A current growth industry is the organisation of meetings between scientists and those who are often referred to as ‘society’. Behind the complicated but often stimulating discussions these meetings engender lies a profound schism between those close to science and technology and those who feel disenfranchised by it. There are many possible causes for this, including cryptic language, arrogance, different ethical perspectives, concern for the survival of life as we know it, conservatism, etc. However, I believe there is one particular aspect which may be at the core of the problem: money.
A recent development in the life sciences is that research has become very expensive. This has multiple consequences. To maintain a research group, we scientists have had to develop new skills to convince politicians that more money should be provided for our work, which has moved science onto the agendas of cabinets worldwide. Nations are proud or self‐conscious about the percentage of GDP they spend on research. Those countries with a high level of funding do so in the expectation that it is an investment that will bring rewards in terms of sophisticated industry with jobs and consequential financial gains. We have learned how to play this game and, even when we defend basic research, we often wrap it in the long‐term promise of better healthcare in the future.
With the combination of research as the pipeline for products, and the increasing needs for funding it, industry has become a significant player in this development. As for most aspects of life, this has both good and bad sides to it. The good aspects, obviously, are that without industry the accumulation of knowledge would be the sole outcome of science. The importance of research to civilisation cannot be overstressed but there must be a ceiling to the price that society is willing to pay for a detailed wire circuit of an organism. The mixing of science, politics and industry has given rise to new therapeutic compounds and the extra funding has driven forward progress to goals that even very recently seemed to be the topic of science fiction. Consequently, society has high expectations of scientists to cure all of its ailments. The downside of the pervasive presence of industry is that previously solid foundations are becoming disturbed. Today's scientists are both academics and entrepreneurs, and universities and institutes are components of the business world.
Moreover, scientists themselves now have the possibility to benefit financially with some of us earning large amounts of money through royalty payments, share options or as founders of biotech companies. We therefore land in an era of great confusion. Society both depends upon, and increasingly distrusts, us and our motives. This distrust is linked, in my opinion, to the fact that we have a conflict of interest that is rarely highlighted. We need money for our research, while we promote science as a good for all, as if we were disinterested parties. Increasingly, fame and fortune await the best researchers and these attractants are powerful motivators to drive forward research and careers. Furthermore, because of government policies, we have become an extension of the ‘capitalistic machinery’ that still draws a lot of criticism. We have come a long way from the harmless ‘gentlemen academics’ of the last century. In extreme cases, it would even be appropriate to use the labels ‘dishonest’ and ‘hypocritical’ to describe some scientists' behaviour.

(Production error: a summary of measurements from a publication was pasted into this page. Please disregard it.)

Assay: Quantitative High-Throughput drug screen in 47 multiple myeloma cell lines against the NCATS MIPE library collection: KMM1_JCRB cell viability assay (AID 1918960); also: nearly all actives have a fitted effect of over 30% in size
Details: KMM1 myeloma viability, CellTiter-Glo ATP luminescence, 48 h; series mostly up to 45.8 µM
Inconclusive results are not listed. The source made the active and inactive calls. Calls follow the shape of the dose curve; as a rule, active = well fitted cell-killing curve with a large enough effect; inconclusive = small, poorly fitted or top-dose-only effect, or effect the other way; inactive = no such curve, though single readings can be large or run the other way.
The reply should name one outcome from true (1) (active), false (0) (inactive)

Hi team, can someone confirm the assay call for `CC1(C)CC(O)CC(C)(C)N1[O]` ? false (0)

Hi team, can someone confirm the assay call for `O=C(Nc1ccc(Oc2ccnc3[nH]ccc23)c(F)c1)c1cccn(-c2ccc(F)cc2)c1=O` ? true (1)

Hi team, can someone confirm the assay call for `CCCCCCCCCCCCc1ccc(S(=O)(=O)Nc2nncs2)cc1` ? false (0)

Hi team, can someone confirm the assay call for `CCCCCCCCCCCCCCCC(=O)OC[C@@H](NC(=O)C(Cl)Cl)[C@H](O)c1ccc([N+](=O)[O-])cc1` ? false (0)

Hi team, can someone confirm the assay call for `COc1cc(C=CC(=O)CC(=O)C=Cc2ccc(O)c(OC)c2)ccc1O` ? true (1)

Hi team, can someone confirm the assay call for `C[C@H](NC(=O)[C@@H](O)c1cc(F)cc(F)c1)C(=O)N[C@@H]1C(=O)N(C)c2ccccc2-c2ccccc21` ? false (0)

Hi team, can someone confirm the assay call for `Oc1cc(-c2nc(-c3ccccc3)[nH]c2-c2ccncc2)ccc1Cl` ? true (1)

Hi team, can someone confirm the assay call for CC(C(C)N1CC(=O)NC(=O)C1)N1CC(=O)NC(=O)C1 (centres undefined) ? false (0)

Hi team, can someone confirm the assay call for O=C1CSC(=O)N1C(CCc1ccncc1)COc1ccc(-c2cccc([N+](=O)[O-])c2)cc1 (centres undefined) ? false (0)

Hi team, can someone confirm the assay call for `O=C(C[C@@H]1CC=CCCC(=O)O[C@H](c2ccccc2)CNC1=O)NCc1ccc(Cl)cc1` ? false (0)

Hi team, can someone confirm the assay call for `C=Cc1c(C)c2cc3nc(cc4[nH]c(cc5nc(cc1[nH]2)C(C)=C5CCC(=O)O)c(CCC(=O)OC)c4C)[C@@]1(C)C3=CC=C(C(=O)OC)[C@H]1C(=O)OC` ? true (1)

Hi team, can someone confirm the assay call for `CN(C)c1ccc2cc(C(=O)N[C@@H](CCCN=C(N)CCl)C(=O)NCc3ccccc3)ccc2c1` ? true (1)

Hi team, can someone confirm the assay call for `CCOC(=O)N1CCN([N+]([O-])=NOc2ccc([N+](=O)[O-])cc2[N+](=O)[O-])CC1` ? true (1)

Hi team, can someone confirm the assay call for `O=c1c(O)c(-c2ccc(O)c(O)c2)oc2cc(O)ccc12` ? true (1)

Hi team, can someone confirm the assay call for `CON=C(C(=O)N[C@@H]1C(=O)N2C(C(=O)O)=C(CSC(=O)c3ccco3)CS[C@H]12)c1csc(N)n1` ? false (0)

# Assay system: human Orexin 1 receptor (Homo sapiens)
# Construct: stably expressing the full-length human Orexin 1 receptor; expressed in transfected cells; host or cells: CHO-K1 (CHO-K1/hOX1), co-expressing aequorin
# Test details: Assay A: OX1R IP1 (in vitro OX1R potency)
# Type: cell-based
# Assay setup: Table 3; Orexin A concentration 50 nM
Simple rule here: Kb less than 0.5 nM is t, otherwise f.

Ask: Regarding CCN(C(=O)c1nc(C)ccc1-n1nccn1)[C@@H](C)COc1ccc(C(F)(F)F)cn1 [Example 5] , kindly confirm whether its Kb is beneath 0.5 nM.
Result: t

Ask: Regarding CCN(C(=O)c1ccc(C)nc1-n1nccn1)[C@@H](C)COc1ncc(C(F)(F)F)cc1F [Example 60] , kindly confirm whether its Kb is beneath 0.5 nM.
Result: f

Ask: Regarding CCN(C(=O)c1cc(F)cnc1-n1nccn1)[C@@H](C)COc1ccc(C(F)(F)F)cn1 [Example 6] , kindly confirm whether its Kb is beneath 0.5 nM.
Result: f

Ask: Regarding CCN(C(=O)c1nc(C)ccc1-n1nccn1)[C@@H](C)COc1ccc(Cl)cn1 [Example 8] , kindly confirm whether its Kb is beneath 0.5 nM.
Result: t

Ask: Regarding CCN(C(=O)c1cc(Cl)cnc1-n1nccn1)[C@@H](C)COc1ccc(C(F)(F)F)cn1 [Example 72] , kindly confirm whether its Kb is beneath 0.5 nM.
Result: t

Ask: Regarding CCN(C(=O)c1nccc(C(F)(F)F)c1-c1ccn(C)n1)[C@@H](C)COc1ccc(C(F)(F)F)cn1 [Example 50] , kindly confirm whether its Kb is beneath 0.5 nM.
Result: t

As we allow conflicting motives to influence our actions or even their presentation, there is a clear dilemma: our work helps and it is needed but the new coalition that is necessary to deliver the benefits may be undermining the credibility of our profession. If this is the core problem of today's conflict between biotechnology and society, the obvious ‘solution’ would be to exclude industry from the academic world. This would require governments to cover all the costs of research, stop looking for industrial partners and provide universities with sufficient funds to continue research on their own. A moment's reflection shows this to be impracticable and undesirable. And even if it happened, it would give rise to a new layer of questions, as decisions of the government would inevitably result in some areas being favoured and others stalled.
Alternatively, all scientists could be banned from acting as consultants, board members or founders of companies, with their university salary as their only income. Again, the consequences are predominantly negative even if it would neutralise criticism. Companies use leading scientists as consultants presumably because they provide helpful advice that leads to better products. Start‐up companies, where the suited and tie‐wearing founder was a mere scientist the day before, are important motors of many countries‘ economies and provide high‐quality jobs. Stopping this train of events is an impossible ‘solution’ too.
We could do better without resorting to such draconian measures. For instance, we could be more transparent by indicating any conflicts of interest. A scientist who owns a company, or is dependent on one, should make this known because it may influence her or his presentation of results. But simply being a consultant to some company is often less relevant and the fact that a scientist has or had a connection with a company should not automatically disqualify or cast doubt on her or his opinion. Indeed, there are very few scientists today who do not have links with industry. Whether this might be a good or bad development is a question that has to be answered in the future, but transparency seems to be a first step to overcome society's distrust in science and scientists.
- Copyright © 2001 European Molecular Biology Organization